CORRELATION OF MIRNA EXPRESSION TO CLINICAL PARAMETERS

Currently, the most reliable tumor marker to assess clinical outcome is the staging system by TNM classification. As this classification is now more than 100 years old, molecular features for different tumor entities are increasing in number markers for a more precise prognosis are expected. In this respect the aforementioned study of Gaedcke et al[38] identified miR-135b. Its expression correlated significantly with disease-free and cancer-specific survival in an independent cohort of 116 patients. miR-135b was also found by other groups to be of importance. Xu et al[58] used frozen tissues, performed qPCR analysis, and found miR-135b to have the highest fold-change (17.7-fold) among the upregulated miRNAs in Duke stage IV cases (that are known to be of poor prognosis). They also identified miR-145 to be highly downregulated with a negative fold change between 18 and 23 in stages II, III and IV CRC respectively. Furthermore, they identified significantly decreased expression miR-374a for the identification of patients without metastasis, its effectiveness was confirmed with a sensitivity of 93.33% but a low specificity of only 66.67%. miR-4634 was related to lymph node metastasis in stage III with a sensitivity of 75% and specificity of 83.33%. In this analysis, however, the limitation of a mixed study population of colon and rectal cancer must be acknowledged.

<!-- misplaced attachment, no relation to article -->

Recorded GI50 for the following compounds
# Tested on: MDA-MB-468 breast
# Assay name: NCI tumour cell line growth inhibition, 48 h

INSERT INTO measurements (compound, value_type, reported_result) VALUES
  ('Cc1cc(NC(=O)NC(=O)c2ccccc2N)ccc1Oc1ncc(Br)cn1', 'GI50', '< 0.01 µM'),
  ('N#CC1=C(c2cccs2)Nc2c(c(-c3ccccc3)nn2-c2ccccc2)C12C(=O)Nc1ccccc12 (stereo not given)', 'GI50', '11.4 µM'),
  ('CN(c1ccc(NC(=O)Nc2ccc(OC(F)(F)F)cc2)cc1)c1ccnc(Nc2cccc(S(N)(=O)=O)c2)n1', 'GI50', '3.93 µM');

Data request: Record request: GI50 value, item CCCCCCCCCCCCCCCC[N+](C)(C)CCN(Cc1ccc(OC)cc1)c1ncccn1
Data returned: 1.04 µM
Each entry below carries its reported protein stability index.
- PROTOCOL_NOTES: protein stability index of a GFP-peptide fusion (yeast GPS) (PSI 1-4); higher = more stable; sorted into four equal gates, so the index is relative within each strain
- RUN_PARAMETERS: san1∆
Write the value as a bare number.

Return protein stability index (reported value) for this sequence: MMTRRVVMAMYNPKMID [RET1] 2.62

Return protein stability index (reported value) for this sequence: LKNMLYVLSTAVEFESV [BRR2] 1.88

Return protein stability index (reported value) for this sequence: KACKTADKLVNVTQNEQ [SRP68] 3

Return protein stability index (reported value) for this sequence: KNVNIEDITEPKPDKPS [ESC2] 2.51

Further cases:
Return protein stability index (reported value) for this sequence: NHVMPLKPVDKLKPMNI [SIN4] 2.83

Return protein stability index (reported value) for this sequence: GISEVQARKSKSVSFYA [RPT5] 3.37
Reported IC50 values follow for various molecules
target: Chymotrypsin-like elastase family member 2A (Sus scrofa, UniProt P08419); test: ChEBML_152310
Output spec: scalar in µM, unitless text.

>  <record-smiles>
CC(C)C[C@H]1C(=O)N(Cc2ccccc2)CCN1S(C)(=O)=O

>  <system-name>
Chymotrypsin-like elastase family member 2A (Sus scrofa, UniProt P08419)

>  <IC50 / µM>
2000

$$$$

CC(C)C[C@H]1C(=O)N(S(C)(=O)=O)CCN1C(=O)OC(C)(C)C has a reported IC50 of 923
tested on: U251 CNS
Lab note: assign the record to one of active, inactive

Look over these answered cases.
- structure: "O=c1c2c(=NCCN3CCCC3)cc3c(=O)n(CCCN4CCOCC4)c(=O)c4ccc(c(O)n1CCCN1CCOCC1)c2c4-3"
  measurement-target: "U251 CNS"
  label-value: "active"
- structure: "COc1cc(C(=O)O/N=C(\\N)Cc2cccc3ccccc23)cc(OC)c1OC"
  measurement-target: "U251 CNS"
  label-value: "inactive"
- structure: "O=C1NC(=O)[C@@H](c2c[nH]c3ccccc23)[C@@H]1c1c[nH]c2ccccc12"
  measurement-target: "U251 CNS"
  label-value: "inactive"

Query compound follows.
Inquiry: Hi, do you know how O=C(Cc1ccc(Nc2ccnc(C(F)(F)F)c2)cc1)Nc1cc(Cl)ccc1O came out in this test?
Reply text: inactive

Slattery et al[59] analyzed data from 1141 CRC cases via microarray to identify the impact of 121 miRNAs on disease stage and survival. Five miRNAs were associated with advanced disease stage: hsa-miR-145-5p and hsa-miR-31-5p were increased and hsa-miR-200b-3p, hsa-miR-215 and hsa-miR-451a were decreased in advanced stages of CRC. In rectal cancer, 13 miRNAs were significantly associated with mortality after a diagnosis with rectal cancer (Table 1). In addition, they showed that miR-21 expression had an inverse association with mortality in rectal cancer (but not colon cancer patients). However, Nielsen et al[60] used in situ-hybridization and real-time qPCR on FFPE tissue, and identified miR-21 to predict a short disease-free survival in colon cancer, but not in rectal cancer. Interestingly, the in-situ-hybridization showed that the miR-21 expression was detected predominantly in the stromal compartment of the tumors. Yang et al[61] showed in an microarray analysis of samples from 40 patients a significant overexpression of miR-21, miR-155, miR-29a and miR-92a in rectal cancer samples and found only miR-155 had the capacity to discriminate nodal positive from negative cases as well as Duke A/B stages from Duke C/D stages.